At a glance: It can be a lot easier to find a New York City hotel in a building originally designed to be something else than one created as a hotel from the get-go.
Still, the Refinery is the first hotel I know of that occupies a former hat factory in the Garment District, a heretofore no man’s land for boutique hotels. That millineristic history inspired the design firm Stonehill & Taylor in a renovation that deftly blends cleverness and comfort in almost equal helpings.
There’s something enticing to see at every turn. Guestroom desks have ornamental wrought iron legs like old-style Singer sewing machines. Sprightly images of hats and sewing notions decorate the lobby runners and the staff’s silvery lapel pins. And framed renderings of chapeaux straight out of vintage issues of Vogue bedeck the back hall.
Contemporary details are just as impressive. I was convinced the fitness room floorboards were wood until I touched them (the floor’s a rubbery vinyl – ideal for push-ups).
There’s so much to look at – the vaulted arcade ceiling in the entry, the muslin bed coverings that wink at the world of sewing — you’re easily distracted from oddities like the ungainly proportions of some guest rooms (they’re long, narrow and not particularly big).
The happy bonus is the hotel’s two generous public areas. The lobby sitting rooms double as Winnie’s, a bar/lounge named for an early occupant who ran a teashop on the premises (note the stylish tea cart among the bespoke furnishings). And the roof bar is a year-round showstopper with drop-dead views of the Empire State Building. Sweet.
Rooms: With high ceilings and big windows, rooms feel airy even if they’re not the biggest in town. An industrial vibe channeling the building’s hat factory days informs the decor — leather and linen headboards, muslin coverlets and those handsome bespoke iron desks. The wide-paneled hard-wood floors are gorgeous as are the hooded dull-brass desk lamps. Suites are more like junior suites — you don’t get two rooms — but they’re comfortable and feature fetching striped sofas. And the white subway-tiled bathrooms in all the rooms are stunners with the letter R rendered in tile on the floors and large staff showers.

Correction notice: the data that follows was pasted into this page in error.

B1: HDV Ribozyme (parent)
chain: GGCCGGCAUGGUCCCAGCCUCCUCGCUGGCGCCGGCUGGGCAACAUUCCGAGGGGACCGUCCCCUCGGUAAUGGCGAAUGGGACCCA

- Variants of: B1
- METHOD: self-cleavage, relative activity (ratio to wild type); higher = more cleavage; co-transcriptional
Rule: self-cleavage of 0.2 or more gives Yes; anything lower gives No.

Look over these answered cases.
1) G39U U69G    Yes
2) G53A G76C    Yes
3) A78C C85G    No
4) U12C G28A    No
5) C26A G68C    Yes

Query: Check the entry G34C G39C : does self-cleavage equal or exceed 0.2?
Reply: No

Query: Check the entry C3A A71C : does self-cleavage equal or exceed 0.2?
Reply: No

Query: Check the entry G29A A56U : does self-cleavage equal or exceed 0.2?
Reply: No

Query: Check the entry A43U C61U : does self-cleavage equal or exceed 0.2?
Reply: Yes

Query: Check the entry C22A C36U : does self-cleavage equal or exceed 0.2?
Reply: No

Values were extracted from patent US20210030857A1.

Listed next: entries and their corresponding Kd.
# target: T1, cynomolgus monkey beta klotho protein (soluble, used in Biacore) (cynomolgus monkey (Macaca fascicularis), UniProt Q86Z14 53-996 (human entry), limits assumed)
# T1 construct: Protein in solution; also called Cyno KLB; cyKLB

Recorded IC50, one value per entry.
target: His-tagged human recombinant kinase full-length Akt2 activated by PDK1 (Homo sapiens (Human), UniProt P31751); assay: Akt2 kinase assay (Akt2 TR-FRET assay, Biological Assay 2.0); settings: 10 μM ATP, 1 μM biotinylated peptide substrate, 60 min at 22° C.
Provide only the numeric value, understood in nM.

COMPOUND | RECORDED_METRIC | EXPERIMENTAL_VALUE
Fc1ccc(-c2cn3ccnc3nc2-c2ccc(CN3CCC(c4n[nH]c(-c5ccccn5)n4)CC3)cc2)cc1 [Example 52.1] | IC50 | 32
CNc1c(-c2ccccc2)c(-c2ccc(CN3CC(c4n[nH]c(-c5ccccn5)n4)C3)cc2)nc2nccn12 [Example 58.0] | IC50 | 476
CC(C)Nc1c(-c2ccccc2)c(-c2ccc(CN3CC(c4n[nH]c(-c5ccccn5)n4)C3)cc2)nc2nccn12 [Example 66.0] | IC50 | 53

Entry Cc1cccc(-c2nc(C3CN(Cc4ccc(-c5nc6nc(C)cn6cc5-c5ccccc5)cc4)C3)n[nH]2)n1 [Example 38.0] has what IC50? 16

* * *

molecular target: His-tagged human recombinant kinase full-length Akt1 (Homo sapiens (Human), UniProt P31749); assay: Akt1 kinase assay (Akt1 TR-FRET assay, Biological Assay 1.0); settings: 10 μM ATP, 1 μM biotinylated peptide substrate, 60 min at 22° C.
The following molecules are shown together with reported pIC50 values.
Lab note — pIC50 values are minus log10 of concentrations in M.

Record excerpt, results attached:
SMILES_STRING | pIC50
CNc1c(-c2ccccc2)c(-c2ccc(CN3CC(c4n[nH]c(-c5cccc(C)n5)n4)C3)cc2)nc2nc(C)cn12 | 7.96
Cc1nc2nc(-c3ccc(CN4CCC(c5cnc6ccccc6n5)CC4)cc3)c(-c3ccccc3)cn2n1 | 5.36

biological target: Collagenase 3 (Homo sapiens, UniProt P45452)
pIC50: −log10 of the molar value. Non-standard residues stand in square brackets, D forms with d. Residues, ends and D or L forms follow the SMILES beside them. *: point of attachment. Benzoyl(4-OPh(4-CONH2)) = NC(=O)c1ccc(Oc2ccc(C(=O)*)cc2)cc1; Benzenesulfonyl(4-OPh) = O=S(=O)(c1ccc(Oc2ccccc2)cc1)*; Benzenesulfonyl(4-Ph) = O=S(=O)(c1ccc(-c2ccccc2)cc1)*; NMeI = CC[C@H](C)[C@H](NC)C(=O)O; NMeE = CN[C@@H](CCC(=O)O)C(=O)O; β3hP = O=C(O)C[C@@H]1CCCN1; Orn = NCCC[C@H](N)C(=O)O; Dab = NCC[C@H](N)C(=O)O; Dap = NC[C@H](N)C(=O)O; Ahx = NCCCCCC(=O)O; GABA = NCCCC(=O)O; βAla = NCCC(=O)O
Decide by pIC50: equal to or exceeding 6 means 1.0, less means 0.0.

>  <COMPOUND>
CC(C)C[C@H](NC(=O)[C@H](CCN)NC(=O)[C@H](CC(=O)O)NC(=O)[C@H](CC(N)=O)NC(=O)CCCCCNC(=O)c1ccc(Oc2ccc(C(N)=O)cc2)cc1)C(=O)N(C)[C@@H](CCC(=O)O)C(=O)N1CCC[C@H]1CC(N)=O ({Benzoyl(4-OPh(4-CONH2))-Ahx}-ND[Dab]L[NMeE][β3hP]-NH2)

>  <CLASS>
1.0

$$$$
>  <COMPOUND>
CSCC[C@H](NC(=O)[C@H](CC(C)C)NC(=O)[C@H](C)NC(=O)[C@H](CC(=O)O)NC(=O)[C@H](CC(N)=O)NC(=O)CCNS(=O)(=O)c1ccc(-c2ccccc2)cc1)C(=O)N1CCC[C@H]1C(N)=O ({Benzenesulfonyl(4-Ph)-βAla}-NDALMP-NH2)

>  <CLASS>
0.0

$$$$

Food and drink: Breakfast, lunch and dinner are served at Parker & Quinn, a leathery gastro-bar on the ground floor behind the lobby with hipster overtones. Winnie’s Lobby Bar is a congenial setting (seating area by day, lounge by night) with good-looking sofas and club chairs, a full bar with custom chairs (note the leather work on the chairtops) and live jazz most evenings. But the showstopper is the Refinery Rooftop, one of the best-looking roof bars in town and open year round. A cozy, roofed-in, brick-walled seating area seems designed to ease the chill on a snowy day while a generous outdoor terrace puts you eye level with the Empire State Building. Between the two, a bar area with retractable glass makes drink sipping as enjoyable in extreme heat as a rainstorm.
Amenities: Excellent fitness room if you don’t mind going windowless, with a good selection of machines and free weights. Frette sheets. Le Labo bath products. The room safe is big enough to hold a laptop. Minibars come stocked with high-end treats.
Surroundings: Come back in five years, and we may have something different to report. In the meantime, this is what remains of the Garment District, the thicket of offices and small factories that still make clothing, like uber-glove maker LaCrasia. The ‘hood is a mixed bag with not much to see (many of the storefronts are exclusively wholesale). But it’s changing. And the Refinery is a short walk from desirable landmarks like Times Square, the New York Public Library, the Empire State Building and Grand Central Station. Chelsea, Gramercy Park and midtown are a short cab ride away or walkable if you like to walk. Subway stops are nearby as are buses, so you can go uptown or downtown with ease if the ‘hood proves a bore.
Back story: The building started life in 1912 as the Colony Arcade Building. The original exterior is still on view – and landmarked, so it’s not going away. It’s a looker if turn-of-the-century neo-gothic architecture does it for you. As mentioned above, the building originally housed a hat factory with a teashop on the ground floor run by one Winnie McDonald – hence the name Winnie’s for the hotel’s ground-floor bar and lounge. When the milliners moved out, offices moved in and stayed until work began on the hotel. In current parlance, every hotel needs a “story,” and the designers at Stonehill and Taylor did a terrific job melding hat factory ideas, imagery and motifs with an oddly shaped building that probably has no business being a hotel. As mentioned above, the place is a visual feast with one-of-a-kind details and sly references to the building and neighborhood. It’s the apotheosis of the classic themed boutique hotel, in other words.
Keep in mind: The neighborhood is still pretty industrial and dead as a doornail on weekends.